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  • Spatial Strategies For Interior Design

Higgins, Ian, 2015, Book, Spatial Strategies For Interior Design Laurence King, London. ISBN 9781780674155

Abstract or Description:

This book aims to simplify the complex problem of planning and organising compositions of interior spaces by introducing key issues that interior designers can consider during the design process.

Chapter 1, Points of Departure, establishes how, when organising the planning strategies for interior projects, the work of the contemporary interior designer can start from a variety of different concerns that may include; the qualities of the existing site to be used for the project, the function of the proposed interior or the client’s ethos.

Chapter 2, The Use of Precedent Studies, emphasises the importance of learning from examples of previous good practice to inform future design proposals.

Chapter 3, Developing Conceptual Ideas, shows how design decisions can be determined by a clear, bold conceptual direction that may establish the form of the interior whilst also establishing a narrative that engages the user’s interest.

Chapter 4, Planning Strategies, introduces approaches to the development of interior space planning. Spatial strategies, spatial relationships and circulation strategies are identified and explained with the help of appropriate case studies.

Chapter 5, From Brief to Proposal, sets out methods of translating the client’s needs into an organisation of appropriate spaces that reconcile the functional requirements of the brief with the form of the building in which the proposed interior is to be housed.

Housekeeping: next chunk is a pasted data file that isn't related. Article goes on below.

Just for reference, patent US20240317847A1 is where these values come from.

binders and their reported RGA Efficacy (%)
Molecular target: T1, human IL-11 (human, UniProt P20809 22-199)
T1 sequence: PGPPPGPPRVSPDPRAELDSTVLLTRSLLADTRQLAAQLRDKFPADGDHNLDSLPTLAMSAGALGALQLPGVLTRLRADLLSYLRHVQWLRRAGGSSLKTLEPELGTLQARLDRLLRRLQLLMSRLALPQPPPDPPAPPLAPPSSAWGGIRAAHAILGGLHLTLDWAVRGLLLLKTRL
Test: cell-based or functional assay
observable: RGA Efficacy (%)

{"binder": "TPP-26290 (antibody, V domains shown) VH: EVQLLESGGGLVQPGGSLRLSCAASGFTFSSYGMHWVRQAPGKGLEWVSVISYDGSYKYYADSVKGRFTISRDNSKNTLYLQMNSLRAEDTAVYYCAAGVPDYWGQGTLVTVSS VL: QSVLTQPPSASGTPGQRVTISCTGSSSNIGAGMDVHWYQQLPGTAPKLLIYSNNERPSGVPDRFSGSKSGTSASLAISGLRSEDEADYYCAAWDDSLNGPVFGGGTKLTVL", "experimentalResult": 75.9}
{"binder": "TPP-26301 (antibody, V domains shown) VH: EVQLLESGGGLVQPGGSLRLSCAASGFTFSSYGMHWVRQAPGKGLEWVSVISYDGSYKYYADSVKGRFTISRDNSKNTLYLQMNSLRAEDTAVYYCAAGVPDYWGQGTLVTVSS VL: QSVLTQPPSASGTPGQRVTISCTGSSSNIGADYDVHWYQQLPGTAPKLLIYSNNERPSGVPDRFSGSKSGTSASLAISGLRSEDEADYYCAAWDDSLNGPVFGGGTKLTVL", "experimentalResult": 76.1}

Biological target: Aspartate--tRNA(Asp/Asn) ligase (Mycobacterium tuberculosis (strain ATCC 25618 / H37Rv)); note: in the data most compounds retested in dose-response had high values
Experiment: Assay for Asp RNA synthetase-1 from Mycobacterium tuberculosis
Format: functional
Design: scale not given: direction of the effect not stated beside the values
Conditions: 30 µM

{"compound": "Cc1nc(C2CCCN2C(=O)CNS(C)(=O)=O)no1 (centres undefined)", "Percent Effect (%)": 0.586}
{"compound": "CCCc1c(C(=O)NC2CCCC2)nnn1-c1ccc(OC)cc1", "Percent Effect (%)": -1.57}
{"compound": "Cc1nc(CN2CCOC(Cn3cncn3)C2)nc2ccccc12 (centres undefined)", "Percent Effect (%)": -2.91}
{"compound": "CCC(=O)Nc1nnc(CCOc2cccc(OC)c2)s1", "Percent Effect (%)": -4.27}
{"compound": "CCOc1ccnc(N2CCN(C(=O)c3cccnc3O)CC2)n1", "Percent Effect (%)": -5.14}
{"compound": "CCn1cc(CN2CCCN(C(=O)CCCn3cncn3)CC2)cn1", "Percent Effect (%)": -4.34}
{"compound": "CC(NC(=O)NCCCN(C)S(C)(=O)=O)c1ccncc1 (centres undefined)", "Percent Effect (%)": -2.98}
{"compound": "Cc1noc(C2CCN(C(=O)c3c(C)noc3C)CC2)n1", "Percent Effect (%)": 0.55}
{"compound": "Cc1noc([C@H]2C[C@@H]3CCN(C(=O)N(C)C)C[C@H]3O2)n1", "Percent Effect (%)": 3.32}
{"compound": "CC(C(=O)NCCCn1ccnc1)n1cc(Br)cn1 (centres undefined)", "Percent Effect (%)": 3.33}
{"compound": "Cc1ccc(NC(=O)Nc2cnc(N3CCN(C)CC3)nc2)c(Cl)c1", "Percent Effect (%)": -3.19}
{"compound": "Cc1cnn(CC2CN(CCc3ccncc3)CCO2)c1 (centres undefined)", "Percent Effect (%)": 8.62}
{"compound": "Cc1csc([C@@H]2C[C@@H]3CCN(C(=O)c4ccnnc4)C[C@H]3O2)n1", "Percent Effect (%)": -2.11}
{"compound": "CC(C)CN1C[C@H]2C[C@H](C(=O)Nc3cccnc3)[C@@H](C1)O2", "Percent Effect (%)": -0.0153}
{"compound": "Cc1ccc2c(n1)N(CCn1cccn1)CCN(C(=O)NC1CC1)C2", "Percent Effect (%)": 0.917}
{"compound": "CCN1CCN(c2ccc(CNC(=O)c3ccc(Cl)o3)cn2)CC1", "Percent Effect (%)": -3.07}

Chapter 6, The Exisiting Building’s Impact, demonstrates how the nature of the existing building can be one of the major factors that determine the approach taken towards the establishment of the new interior. Strategies for analysing existing buildings are outlined and approaches to the introduction of new elements into existing spaces are explained.

Chapter 7, Developing Three Dimensional Spatial Compositions, demonstrates ways in which it is possible to develop a huge variety of three dimensional forms from any given planning diagram. Model making strategies are explained illustrating how the same plan can deliver many contrasting spatial compositions.

Chapter 8, Designing in Section, emphasises the importance of the section of an interior as a crucial aspect of its design. How the form of an existing building’s section can be analysed, understood and utilised is considered as well as opportunities for the development of the form of the new interior in section.

Chapter 9, Communicating Spatial Organisations, illustrates the ways in which interior designers use a variety of different methods to communicate complex spatial issues to colleagues, clients and members of the design team. Diagrammatic, orthographic and freehand drawing types as well as models are discussed.

Chapter 10, What Next?, discusses the ensuing stages of the design process once the spatial composition of a project is established. The chapter outlines the process of developing the plan in more detail to satisfy precise functional needs leading to the detailed design stage and ultimately the built reality.

Throughout the book case studies are used to further explain ideas and demonstrate how the issues being discussed are utilised in practice. Where appropriate step-by-step sequences demonstrate practical skills that develop the interior designer’s ability to explore and develop approaches introduced within chapters.

Subjects: Architecture > K100 Architecture > K120 Interior Architecture
School or Centre: School of Architecture
Date Deposited: 04 Dec 2016 17:34
Last Modified: 04 Dec 2016 17:34
URI: http://researchonline.rca.ac.uk/id/eprint/2245

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